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  • This article was downloaded by: [University of Warwick] On: 31 May 2012, At: 15:01 Publisher: Routledge Informa Ltd Registered in England and Wales Registered Number: 1072954 Registered office: Mortimer House, 37-41 Mortimer Street, London W1T 3JH, UK

    Critical Review of International Social and Political Philosophy Publication details, including instructions for authors and subscription information: http://www.tandfonline.com/loi/fcri20

    Multiculturalism, securalism and the state Tariq Modood a a Professor of Sociology, Politics and Public Policy, University of Bristol

    Available online: 25 Sep 2007

    To cite this article: Tariq Modood (1998): Multiculturalism, securalism and the state, Critical Review of International Social and Political Philosophy, 1:3, 79-97

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  • Multiculturalism, Securalism and the State

    TARIQ MODOOD

    Recent migrations have created new multicultural situations in western Europe and elsewhere. At the centre of this multiculturalism are religious groups. I want to address the question of whether the new plurality of faiths requires a deepening of the institutional separation between private faith and public authority. I shall suggest that the political project of multiculturalism, with its reappraisal of the public/private distinction, particularly the relationship between ethnicity and citizenship, poses a challenge to the taken-for-granted secularism of many theorists of multiculturalism.

    I shall argue that the strict division between the public and private spheres as argued by some multiculturalists does not stand up to scrutiny and, more particularly, it does not adequately take into account the interdependence that exists between the public and private spheres. Moreover, the assertion of a strict divide between the public and private spheres, far from underpinning multiculturalism, will work to prevent its emergence. I shall argue that, in the light of the interdependence between the public and private spheres, the call for the development of a 'politics of recognition' becomes more intelligible: it explains why, among others, minority groups are calling for the appropriate public recognition of their private communal identities. A brief consideration of how different kinds of states may or may not be able to facilitate this recognition forms the basis of the penultimate section of this paper. And, lastly, I shall conclude by arguing that a moderately, rather than a radically, secular state is the best mechanism through which the claims for recognition put forward by contending religious groups can be satisfied.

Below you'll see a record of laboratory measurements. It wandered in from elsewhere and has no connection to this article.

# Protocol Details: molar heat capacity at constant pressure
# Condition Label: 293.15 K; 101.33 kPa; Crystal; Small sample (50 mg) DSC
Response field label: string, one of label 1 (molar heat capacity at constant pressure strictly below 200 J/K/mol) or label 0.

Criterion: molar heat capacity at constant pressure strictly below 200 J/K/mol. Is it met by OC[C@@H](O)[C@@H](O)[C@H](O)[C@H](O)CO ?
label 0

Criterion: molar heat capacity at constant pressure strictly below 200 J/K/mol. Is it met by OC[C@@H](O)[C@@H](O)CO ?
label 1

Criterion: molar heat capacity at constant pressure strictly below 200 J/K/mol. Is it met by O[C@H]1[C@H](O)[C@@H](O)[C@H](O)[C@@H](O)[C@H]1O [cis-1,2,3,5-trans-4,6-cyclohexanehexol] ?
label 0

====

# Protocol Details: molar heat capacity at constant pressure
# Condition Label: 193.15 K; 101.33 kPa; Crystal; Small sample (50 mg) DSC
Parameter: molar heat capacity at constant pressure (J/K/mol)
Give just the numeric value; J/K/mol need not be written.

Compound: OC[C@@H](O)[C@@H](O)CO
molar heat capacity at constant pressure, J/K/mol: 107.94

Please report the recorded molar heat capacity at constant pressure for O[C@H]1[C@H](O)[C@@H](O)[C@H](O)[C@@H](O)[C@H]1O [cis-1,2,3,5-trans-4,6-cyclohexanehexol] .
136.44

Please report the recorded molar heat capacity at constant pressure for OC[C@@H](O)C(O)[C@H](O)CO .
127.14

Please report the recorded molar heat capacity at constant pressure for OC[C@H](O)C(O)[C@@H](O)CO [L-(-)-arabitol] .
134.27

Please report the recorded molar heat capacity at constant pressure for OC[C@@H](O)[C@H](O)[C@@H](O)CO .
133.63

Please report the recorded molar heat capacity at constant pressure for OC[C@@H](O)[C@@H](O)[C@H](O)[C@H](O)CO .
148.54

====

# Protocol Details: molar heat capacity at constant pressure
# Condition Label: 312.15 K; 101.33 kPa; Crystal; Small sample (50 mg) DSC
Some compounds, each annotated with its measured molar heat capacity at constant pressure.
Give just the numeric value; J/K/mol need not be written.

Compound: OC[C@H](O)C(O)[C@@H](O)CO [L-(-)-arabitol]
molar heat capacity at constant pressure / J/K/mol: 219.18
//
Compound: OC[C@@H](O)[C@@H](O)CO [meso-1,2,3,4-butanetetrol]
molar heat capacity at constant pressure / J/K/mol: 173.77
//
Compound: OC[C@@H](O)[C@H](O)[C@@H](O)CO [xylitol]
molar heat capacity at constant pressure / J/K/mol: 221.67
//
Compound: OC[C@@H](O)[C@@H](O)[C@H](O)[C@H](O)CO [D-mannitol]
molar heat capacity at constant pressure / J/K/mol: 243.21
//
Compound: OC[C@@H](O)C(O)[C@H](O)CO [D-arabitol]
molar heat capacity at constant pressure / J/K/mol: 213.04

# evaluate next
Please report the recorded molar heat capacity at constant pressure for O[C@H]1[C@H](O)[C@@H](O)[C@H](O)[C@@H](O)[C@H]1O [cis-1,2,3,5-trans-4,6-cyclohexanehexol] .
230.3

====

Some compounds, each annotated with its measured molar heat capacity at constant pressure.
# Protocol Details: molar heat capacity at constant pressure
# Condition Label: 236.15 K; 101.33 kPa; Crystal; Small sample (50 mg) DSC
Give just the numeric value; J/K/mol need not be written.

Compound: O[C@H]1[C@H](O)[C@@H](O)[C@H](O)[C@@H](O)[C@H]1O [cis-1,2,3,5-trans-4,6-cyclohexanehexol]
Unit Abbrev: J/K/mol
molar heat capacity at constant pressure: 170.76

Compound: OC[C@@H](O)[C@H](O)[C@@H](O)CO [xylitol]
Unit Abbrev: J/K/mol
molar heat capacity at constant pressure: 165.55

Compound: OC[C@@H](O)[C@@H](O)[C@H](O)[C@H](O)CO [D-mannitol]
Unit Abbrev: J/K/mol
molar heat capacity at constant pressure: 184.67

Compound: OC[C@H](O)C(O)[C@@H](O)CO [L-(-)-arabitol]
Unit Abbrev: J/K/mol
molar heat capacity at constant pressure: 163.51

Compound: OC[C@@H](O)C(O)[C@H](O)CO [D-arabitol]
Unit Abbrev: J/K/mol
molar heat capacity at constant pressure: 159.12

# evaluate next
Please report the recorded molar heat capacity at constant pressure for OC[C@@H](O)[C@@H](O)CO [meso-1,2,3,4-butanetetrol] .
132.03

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  • 80 PLURALISM AND LIBERAL NEUTRALITY

    Multiculturalism and the Division of Spheres

    There is a body of theoretical opinion which argues that the public/private distinction is essential to multiculturalism. Rex, for example, distinguishes between plural societies such as apartheid South Africa and the multicultural ideal. He contends that the fundamental distinction between them is that the latter restricts cultural diversity to a private sphere so all enjoy equality of opportunity and uniform treatment in the public domain.1 Immigrants and minorities do not have to respect the normative power of a dominant culture, but there must be a normative universality in relation to law, politics, economics and welfare policy.

    An important assumption contained in this way of seeing the public/private distinction is found in a discussion by Habermas. Although he maintains that a recipient society cannot require immigrants to assimilate (immigrants cannot be obliged to conform to the dominant way of life), he also contends that a democratic constitutional regime must seek to 'preserve the identity of the political community, which nothing, including immigration, can be permitted to encroach upon, since that identity is founded on the constitutional principles anchored in the political culture and not on the basic ethical orientations of the cultural form of life predominant in that country'.2